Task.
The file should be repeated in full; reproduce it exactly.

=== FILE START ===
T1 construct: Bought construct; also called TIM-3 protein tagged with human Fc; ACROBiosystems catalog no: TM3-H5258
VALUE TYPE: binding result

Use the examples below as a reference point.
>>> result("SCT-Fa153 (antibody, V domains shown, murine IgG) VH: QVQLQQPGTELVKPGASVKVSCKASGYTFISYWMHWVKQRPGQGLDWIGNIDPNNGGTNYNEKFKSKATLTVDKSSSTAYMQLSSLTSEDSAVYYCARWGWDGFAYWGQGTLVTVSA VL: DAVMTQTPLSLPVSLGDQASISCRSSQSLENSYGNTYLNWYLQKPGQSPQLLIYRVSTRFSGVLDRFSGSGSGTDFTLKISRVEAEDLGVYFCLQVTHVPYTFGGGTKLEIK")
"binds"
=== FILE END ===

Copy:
T1 construct: Bought construct; also called TIM-3 protein tagged with human Fc; ACROBiosystems catalog no: TM3-H5258
VALUE TYPE: binding result

Use the examples below as a reference point.
>>> result("SCT-Fa153 (antibody, V domains shown, murine IgG) VH: QVQLQQPGTELVKPGASVKVSCKASGYTFISYWMHWVKQRPGQGLDWIGNIDPNNGGTNYNEKFKSKATLTVDKSSSTAYMQLSSLTSEDSAVYYCARWGWDGFAYWGQGTLVTVSA VL: DAVMTQTPLSLPVSLGDQASISCRSSQSLENSYGNTYLNWYLQKPGQSPQLLIYRVSTRFSGVLDRFSGSGSGTDFTLKISRVEAEDLGVYFCLQVTHVPYTFGGGTKLEIK")
"binds"